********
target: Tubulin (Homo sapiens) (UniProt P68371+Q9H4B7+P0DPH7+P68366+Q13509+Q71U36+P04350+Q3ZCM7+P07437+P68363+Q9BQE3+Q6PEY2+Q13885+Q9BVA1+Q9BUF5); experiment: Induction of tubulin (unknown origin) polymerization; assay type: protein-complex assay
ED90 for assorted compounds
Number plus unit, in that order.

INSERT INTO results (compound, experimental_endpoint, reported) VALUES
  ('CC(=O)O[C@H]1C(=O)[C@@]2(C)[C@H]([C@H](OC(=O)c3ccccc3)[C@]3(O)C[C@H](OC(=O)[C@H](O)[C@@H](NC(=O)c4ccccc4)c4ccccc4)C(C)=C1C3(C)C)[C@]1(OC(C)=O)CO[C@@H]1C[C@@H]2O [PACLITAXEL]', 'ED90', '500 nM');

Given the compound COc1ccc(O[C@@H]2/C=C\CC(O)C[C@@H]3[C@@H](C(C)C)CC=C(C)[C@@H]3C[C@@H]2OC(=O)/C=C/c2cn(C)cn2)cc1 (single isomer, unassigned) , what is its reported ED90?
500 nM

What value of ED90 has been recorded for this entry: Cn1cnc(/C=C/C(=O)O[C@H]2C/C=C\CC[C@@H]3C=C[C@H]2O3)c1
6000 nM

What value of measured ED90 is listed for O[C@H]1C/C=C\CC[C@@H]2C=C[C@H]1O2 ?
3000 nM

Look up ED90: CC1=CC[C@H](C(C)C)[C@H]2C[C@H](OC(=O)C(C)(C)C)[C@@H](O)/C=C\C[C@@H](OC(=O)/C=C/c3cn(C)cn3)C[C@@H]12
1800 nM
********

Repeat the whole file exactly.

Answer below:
target: Tubulin (Homo sapiens) (UniProt P68371+Q9H4B7+P0DPH7+P68366+Q13509+Q71U36+P04350+Q3ZCM7+P07437+P68363+Q9BQE3+Q6PEY2+Q13885+Q9BVA1+Q9BUF5); experiment: Induction of tubulin (unknown origin) polymerization; assay type: protein-complex assay
ED90 for assorted compounds
Number plus unit, in that order.

INSERT INTO results (compound, experimental_endpoint, reported) VALUES
  ('CC(=O)O[C@H]1C(=O)[C@@]2(C)[C@H]([C@H](OC(=O)c3ccccc3)[C@]3(O)C[C@H](OC(=O)[C@H](O)[C@@H](NC(=O)c4ccccc4)c4ccccc4)C(C)=C1C3(C)C)[C@]1(OC(C)=O)CO[C@@H]1C[C@@H]2O [PACLITAXEL]', 'ED90', '500 nM');

Given the compound COc1ccc(O[C@@H]2/C=C\CC(O)C[C@@H]3[C@@H](C(C)C)CC=C(C)[C@@H]3C[C@@H]2OC(=O)/C=C/c2cn(C)cn2)cc1 (single isomer, unassigned) , what is its reported ED90?
500 nM

What value of ED90 has been recorded for this entry: Cn1cnc(/C=C/C(=O)O[C@H]2C/C=C\CC[C@@H]3C=C[C@H]2O3)c1
6000 nM

What value of measured ED90 is listed for O[C@H]1C/C=C\CC[C@@H]2C=C[C@H]1O2 ?
3000 nM

Look up ED90: CC1=CC[C@H](C(C)C)[C@H]2C[C@H](OC(=O)C(C)(C)C)[C@@H](O)/C=C\C[C@@H](OC(=O)/C=C/c3cn(C)cn3)C[C@@H]12
1800 nM